Added to this, the Telegraph today suggested that the Government may introduce more benefits to servicemen such as free train travel, university tuition paid for and fast tracking to work as teachers. None of this is very radical. Indeed, Bob Ainsworth when he was Minister for the Armed Forces introduced free further education for servicemen after five years service; I know, because I went to see him and proposed it. Moreover, soldiers don't want free rail travel; why should they get it and not say, nurses? What they want is to keep their jobs and the Army, Navy and Air Force to be maintained at current levels, however modest they may be. More people now work for Marks and Spencers than are in the Army............... some clever clogs has obviously decided that we will never again have to fight a war with a determined enemy in strength.

So, the inevitable review will be announced and with it some platitudes and a trolley full of consultant-speak which will be another way of saying, "Look, you're all very brave and tough but frankly, there are no votes in this and we have to keep the lie-down-and-cry-liberals happy and keep paying out grants to India and China so some regiments are for the chop. Live with it."

It is an enormously sad day when a regiment disbands. The biggest and most tight knit families in our country march off into history. Men who have given their whole adult lives to the well being of those around them and honouring the traditions created through hundreds of years of battle are left with a sense of nothing less than bereavement.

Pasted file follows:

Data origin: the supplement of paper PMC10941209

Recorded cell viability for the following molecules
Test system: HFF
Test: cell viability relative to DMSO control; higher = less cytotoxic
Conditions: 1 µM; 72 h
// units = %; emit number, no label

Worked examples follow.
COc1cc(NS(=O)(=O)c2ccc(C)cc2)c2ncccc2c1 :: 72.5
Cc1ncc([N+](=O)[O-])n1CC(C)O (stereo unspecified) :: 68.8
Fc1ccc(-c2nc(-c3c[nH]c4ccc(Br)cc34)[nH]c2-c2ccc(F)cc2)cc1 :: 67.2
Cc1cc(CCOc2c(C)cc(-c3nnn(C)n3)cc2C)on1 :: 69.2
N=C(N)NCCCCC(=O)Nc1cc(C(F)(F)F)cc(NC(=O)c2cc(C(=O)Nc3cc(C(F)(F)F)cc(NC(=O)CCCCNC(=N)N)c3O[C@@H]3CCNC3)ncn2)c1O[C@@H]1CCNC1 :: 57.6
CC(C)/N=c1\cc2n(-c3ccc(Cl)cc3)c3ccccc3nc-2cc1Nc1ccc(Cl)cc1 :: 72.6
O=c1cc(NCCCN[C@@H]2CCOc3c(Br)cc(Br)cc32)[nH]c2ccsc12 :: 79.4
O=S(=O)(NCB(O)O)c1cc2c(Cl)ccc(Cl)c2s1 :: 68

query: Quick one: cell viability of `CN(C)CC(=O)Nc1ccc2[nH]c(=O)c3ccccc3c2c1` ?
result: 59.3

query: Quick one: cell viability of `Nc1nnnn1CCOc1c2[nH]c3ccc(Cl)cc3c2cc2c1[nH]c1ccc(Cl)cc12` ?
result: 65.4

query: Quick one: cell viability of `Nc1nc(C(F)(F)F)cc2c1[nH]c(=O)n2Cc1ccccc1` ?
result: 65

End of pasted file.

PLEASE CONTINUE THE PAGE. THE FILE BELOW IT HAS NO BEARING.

You may be wondering what I'm talking about. Let me illuminate such an event for you.

One such regiment to go were the Cameronians who, on Douglas Dale on the 14th of May 1968 disbanded just in the place they were raised in 1689. On that day, the remarkable Rev Dr Donald McDonald addressed the 1st Battalion. He gave what, I think, is one of the finest speeches I have ever heard but from it you will get a very real sense of the emotion and heavy hearts that follow disbandment of a fine regiment.

I have nothing but contempt for all those reptilian, lying, shortsighted and mendacious politicians and everything they're too feeble to stand for. At least the Cameronians marched off with their heads held high with these stirring words from the Rev McDonald echoing in their minds,

"It is not YOU who are being proved unworthy or unwilling to share the solemn trust of maintaining the dignity and furthering the destiny of this realm. Recent years speak their witness on that point, and it is a witness which can stand alongside the heroic story already engraved upon your annals.

You now move out of the Army List because of changes of emphasis in our Defence Systems coupled with economic duress and political expediency. But ‘be not disheartened.’ The Army List is a document of temporary significance, liable to amendments or excision according to the whim and swing of governments.

Pray, one day, those who defend us might get the government they deserve and have earned a hundred times over."